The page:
Call for information on paraquat and paraquat-containing substances

New Zealand’s Environmental Protection Authority (EPA) is seeking information about the composition, use and benefits of using herbicides containing paraquat, to help develop an application for a reassessment of the approvals and controls applying to paraquat and paraquat-containing substances. The agency is seeking input from importers, manufacturers, industry, users, Maori, government agencies and other stakeholders. The EPA has determined that grounds for reassessment exist and will now reassess the benefits and risks to people and the environment arising from use of paraquat. A formal application for a reassessment of paraquat and paraquat-containing substances will be prepared, using the information from stakeholders and our analysis, which will be considered by a decision-making committee. Paraquat has long been used in New Zealand as a general-purpose herbicide. It is used in forestry, ground, vine and tree crops, pasture renewal and to remove weeds in drains, waterways and along fence lines. It is acutely toxic to humans. In assessing the risks associated with a new pesticide containing paraquat, the EPA found them to be considerably higher than previously thought. It declined that application, and is using the new risk analysis to inform its application for a reassessment of paraquat and paraquat-containing substances. The information we are seeking from stakeholders is detailed in the paraquat call for information request (see link below), and includes: details about each formulation, its active ingredient, impurities and typical use; how the products are actually used – target crops, time of year, application rates, frequencies and intervals, nature of use; benefits of use and availability of alternatives; and information about incidents or injuries associated with paraquat use. Further information is available at: Paraquat call for information request (pdf, 331 kb) Paraquat feedback form (pdf, 499 kb) Once the EPA’s application has been lodged, public submissions will be called for. A public hearing will likely be held, where submitters may appear in person. The decision-making committee, usually comprised of three members, will consider all written and oral evidence, plus an analysis compiled by EPA scientists. The committee has a wide range of options available to it, including banning the substance, approving its use in specified circumstances and/or with specified controls, and approving the substance for general sale and use without further restriction.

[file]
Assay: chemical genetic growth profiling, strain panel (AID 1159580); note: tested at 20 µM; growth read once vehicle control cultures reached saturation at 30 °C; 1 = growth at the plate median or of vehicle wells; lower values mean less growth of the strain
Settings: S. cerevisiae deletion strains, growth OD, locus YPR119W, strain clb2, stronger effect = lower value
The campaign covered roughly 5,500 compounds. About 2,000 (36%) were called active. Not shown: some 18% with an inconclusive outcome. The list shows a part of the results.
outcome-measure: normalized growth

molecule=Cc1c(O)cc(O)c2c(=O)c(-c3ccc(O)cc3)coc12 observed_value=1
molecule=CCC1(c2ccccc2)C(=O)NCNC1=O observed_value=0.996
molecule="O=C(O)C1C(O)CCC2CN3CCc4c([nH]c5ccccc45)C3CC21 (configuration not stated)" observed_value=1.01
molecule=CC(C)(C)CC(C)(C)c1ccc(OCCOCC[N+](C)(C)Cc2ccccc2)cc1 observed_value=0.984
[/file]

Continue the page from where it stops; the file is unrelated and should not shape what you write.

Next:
NZ EPA, 10 July 2017 ; ;